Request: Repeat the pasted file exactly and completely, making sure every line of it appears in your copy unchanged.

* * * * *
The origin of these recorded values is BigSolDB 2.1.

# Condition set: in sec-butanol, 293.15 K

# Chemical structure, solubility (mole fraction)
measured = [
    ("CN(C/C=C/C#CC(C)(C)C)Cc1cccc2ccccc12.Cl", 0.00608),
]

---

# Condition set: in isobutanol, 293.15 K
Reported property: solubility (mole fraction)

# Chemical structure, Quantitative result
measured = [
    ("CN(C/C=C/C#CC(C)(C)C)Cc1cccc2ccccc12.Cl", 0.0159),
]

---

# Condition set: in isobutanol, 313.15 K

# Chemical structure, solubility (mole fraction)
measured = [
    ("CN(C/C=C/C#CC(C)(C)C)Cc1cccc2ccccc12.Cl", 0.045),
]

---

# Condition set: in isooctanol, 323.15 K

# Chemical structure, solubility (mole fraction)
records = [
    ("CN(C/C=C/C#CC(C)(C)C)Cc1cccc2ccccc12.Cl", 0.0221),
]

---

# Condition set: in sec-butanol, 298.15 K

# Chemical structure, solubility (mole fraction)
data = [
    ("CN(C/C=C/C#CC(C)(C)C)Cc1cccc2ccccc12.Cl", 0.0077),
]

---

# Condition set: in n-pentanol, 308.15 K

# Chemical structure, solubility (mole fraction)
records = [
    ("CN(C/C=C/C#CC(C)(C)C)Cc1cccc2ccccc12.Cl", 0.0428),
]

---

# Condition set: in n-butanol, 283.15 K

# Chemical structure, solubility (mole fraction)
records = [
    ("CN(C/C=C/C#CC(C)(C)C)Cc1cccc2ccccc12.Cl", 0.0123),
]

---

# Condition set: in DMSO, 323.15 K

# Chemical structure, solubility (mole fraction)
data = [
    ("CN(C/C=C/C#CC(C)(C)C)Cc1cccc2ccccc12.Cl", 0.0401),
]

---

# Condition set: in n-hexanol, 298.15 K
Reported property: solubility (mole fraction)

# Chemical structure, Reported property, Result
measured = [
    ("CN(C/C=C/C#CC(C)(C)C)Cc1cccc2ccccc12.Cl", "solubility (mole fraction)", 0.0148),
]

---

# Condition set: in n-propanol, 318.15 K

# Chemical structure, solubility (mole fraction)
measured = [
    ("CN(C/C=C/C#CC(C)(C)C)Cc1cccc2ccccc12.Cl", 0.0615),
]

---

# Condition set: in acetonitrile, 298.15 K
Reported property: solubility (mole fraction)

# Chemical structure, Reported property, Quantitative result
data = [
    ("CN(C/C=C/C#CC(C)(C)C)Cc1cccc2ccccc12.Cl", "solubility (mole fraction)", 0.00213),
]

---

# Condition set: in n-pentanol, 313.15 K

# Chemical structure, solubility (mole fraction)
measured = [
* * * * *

The origin of these recorded values is BigSolDB 2.1.

# Condition set: in sec-butanol, 293.15 K

# Chemical structure, solubility (mole fraction)
measured = [
    ("CN(C/C=C/C#CC(C)(C)C)Cc1cccc2ccccc12.Cl", 0.00608),
]

---

# Condition set: in isobutanol, 293.15 K
Reported property: solubility (mole fraction)

# Chemical structure, Quantitative result
measured = [
    ("CN(C/C=C/C#CC(C)(C)C)Cc1cccc2ccccc12.Cl", 0.0159),
]

---

# Condition set: in isobutanol, 313.15 K

# Chemical structure, solubility (mole fraction)
measured = [
    ("CN(C/C=C/C#CC(C)(C)C)Cc1cccc2ccccc12.Cl", 0.045),
]

---

# Condition set: in isooctanol, 323.15 K

# Chemical structure, solubility (mole fraction)
records = [
    ("CN(C/C=C/C#CC(C)(C)C)Cc1cccc2ccccc12.Cl", 0.0221),
]

---

# Condition set: in sec-butanol, 298.15 K

# Chemical structure, solubility (mole fraction)
data = [
    ("CN(C/C=C/C#CC(C)(C)C)Cc1cccc2ccccc12.Cl", 0.0077),
]

---

# Condition set: in n-pentanol, 308.15 K

# Chemical structure, solubility (mole fraction)
records = [
    ("CN(C/C=C/C#CC(C)(C)C)Cc1cccc2ccccc12.Cl", 0.0428),
]

---

# Condition set: in n-butanol, 283.15 K

# Chemical structure, solubility (mole fraction)
records = [
    ("CN(C/C=C/C#CC(C)(C)C)Cc1cccc2ccccc12.Cl", 0.0123),
]

---

# Condition set: in DMSO, 323.15 K

# Chemical structure, solubility (mole fraction)
data = [
    ("CN(C/C=C/C#CC(C)(C)C)Cc1cccc2ccccc12.Cl", 0.0401),
]

---

# Condition set: in n-hexanol, 298.15 K
Reported property: solubility (mole fraction)

# Chemical structure, Reported property, Result
measured = [
    ("CN(C/C=C/C#CC(C)(C)C)Cc1cccc2ccccc12.Cl", "solubility (mole fraction)", 0.0148),
]

---

# Condition set: in n-propanol, 318.15 K

# Chemical structure, solubility (mole fraction)
measured = [
    ("CN(C/C=C/C#CC(C)(C)C)Cc1cccc2ccccc12.Cl", 0.0615),
]

---

# Condition set: in acetonitrile, 298.15 K
Reported property: solubility (mole fraction)

# Chemical structure, Reported property, Quantitative result
data = [
    ("CN(C/C=C/C#CC(C)(C)C)Cc1cccc2ccccc12.Cl", "solubility (mole fraction)", 0.00213),
]

---

# Condition set: in n-pentanol, 313.15 K

# Chemical structure, solubility (mole fraction)
measured = [